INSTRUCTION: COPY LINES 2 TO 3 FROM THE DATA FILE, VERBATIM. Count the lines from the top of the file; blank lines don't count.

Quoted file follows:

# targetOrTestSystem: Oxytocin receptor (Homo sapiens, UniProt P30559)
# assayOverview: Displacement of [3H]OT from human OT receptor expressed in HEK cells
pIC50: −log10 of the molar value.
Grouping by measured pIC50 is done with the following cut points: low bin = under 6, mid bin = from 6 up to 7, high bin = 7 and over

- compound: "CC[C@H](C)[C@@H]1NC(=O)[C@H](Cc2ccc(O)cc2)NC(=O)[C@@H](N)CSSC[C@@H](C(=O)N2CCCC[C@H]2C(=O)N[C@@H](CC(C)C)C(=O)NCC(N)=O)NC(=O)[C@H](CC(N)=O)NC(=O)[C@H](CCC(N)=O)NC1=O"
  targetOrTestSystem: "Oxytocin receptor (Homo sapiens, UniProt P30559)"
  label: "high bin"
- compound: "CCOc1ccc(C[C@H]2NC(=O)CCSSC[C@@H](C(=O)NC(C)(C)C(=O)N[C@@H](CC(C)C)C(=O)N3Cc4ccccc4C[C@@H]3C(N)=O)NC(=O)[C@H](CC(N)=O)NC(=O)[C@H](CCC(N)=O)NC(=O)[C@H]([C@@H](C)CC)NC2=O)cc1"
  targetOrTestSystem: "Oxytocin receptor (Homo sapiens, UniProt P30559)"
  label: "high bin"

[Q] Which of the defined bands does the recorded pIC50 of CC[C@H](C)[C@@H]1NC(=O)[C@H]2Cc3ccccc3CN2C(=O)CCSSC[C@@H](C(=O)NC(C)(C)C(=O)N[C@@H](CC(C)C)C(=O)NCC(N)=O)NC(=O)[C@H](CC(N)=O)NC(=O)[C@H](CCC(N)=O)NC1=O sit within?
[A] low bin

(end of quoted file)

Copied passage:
# assayOverview: Displacement of [3H]OT from human OT receptor expressed in HEK cells
pIC50: −log10 of the molar value.